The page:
Is There A Boy Crisis? Here’s What Andrew Yang Had To Say

Is There A Boy Crisis? Here’s What Andrew Yang Had To Say

A new kind of ‘gender gap’ is starting to gain attention, but it has to do with boys and the declining numbers of male college enrollment, coupled with more data about how young men appear to be falling behind. 

Former Democratic presidential candidate Andrew Yang recently posted a lengthy thread on Twitter about the “crisis among American boys and men,” a problem that he says is being widely ignored by the mainstream media and policy proposals. 

Men now comprise only 40.5% of college students and are failing in high school at much higher rates. There’s a crisis among American boys and men that is too often ignored and is definitely going unaddressed.

— Andrew Yang🧢⬆️🇺🇸 (@AndrewYang) January 27, 2022

As The Daily Wire previously reported, new data provided by the National Student Clearinghouse showed that U.S. colleges and universities experienced a decline of almost 500,000 undergraduate students in the fall of 2021, keeping up with a drop that started the fall prior, NPR noted.

However, this is affecting men on a broader scale than it appears to be affecting female students. 

According to the Brookings Institute, college enrollment has been declining in recent years, but the decrease was seen most intensely among male students. Overall enrollment for the fall of 2020 was down 13% than the year prior, but the decrease in male enrollment was more than seven times bigger than the decline in female enrollment at -5.1% for men and -.7% for women. 

In the fall of 2020, only 41% of students who are enrolled in a postsecondary establishment were male. 

Young men are also not as likely to graduate from high school and are less likely to graduate from college after enrollment. At every stage of education, women have been graduating at higher rates than men. This is true for high school, two-year colleges, and four-year colleges. 

This has also resulted in men getting fewer degrees than women. According to Brookings, in the 2018-2019 academic year, around 74 men got a bachelor’s degree for every 100 women who received one. In the same time period, women received 61% of the associate’s degrees, 61% of the master’s degrees, and 54% of doctoral degrees.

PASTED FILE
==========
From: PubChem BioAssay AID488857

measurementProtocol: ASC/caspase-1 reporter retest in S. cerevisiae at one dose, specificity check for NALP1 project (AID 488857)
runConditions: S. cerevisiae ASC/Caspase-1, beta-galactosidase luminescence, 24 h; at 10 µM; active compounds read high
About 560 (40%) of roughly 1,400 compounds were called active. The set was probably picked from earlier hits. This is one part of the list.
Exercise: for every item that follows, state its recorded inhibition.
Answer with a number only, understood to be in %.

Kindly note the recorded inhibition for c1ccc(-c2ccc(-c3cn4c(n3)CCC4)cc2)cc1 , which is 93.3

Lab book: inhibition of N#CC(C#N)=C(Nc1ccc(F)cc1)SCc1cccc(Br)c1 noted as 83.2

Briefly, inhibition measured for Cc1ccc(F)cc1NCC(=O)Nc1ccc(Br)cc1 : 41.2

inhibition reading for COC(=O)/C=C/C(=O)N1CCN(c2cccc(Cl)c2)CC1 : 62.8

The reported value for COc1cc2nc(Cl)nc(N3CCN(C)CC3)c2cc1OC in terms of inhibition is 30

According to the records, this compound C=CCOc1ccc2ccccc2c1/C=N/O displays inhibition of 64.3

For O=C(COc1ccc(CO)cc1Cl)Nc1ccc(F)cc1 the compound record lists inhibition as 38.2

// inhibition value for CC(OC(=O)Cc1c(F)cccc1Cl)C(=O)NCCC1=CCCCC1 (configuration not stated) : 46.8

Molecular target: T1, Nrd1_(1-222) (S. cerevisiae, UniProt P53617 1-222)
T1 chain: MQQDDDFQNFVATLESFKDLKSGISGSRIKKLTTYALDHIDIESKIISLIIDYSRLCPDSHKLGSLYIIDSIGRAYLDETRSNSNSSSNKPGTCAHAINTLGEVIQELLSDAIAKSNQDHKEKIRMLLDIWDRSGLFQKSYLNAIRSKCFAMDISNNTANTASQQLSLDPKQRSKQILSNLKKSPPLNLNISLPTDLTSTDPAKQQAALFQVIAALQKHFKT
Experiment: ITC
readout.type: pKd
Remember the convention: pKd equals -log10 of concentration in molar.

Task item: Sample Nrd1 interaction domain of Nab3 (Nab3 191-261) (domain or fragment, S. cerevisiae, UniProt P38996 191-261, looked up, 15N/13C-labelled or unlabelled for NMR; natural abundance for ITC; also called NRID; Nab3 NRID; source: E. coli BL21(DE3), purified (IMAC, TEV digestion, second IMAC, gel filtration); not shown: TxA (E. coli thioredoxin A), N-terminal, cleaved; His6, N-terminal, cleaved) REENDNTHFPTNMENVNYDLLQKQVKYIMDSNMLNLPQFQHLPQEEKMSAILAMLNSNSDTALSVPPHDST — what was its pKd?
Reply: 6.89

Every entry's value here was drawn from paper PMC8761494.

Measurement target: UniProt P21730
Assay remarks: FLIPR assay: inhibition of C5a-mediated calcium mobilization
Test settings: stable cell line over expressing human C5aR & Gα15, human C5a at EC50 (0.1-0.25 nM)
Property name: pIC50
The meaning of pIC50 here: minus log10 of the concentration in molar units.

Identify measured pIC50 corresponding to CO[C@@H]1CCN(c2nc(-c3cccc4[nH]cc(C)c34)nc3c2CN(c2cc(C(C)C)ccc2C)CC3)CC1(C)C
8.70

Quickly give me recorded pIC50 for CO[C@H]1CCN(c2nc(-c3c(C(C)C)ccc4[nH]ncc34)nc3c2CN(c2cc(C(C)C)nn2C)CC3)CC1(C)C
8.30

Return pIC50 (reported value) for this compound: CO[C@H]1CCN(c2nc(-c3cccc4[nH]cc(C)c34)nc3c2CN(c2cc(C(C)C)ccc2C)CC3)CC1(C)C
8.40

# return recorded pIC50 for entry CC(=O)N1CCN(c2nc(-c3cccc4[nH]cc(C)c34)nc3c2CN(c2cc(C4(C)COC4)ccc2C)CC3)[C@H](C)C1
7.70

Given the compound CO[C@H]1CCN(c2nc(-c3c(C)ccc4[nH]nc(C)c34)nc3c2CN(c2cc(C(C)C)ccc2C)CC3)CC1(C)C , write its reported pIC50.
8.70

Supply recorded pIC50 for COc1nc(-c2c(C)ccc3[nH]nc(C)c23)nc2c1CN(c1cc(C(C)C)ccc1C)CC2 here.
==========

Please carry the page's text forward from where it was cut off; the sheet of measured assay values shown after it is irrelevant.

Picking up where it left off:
The institute pointed out that this wasn’t always the case. While more women have had a BA degree or higher starting with those who were born in 1955 up to those born in 2001, of those who were born in 1954 or before, men held more of the degrees. 

The statistics have almost flipped themselves. 

For those who were born before 1955, and therefore were 65 years old and up in 2019, men were 9 percentage points more likely than women to hold at least a bachelor’s degree. Out of people who were born from 1985 to 1994 — and therefore, were 25 to 34 years old in 2019 — men were 8 percentage points less likely to have attained that level of education than were women. 

There are other gaps that exist between boys and girls that are just beginning to be more widely discussed and referenced. 

More men ages 18 to 34 are living with their parents than their female counterparts. According to a report including data about 2014, 35% of men were living at their parents’ home while 29% of women were doing the same. 

This is potentially partially due to the decline in employment for young men. In 2014, just 71% of men ages 18 to 34 had a job. Their wages have also reportedly been going down since 1970, with a sharp decline from 2000 to 2010. 

Boys are also more than twice as likely to be diagnosed with Attention-Deficit/Hyperactivity Disorder (ADHD). Some research has suggested this could be due to the fact that boys are more likely to exhibit expressive symptoms that are easier to identify, leading girls to be underdiagnosed. 

Boys are also more likely to be incarcerated than girls. Children’s Defense Fund noted that in 2017, the residential placement rate for boys was over five times the rate for girls. In addition, 85% of kids in residential placement were boys. 

As culture continues to focus on the achievements of women and girls, the conversation might begin to shift to the problems arising for young boys as their achievements are sidelined.

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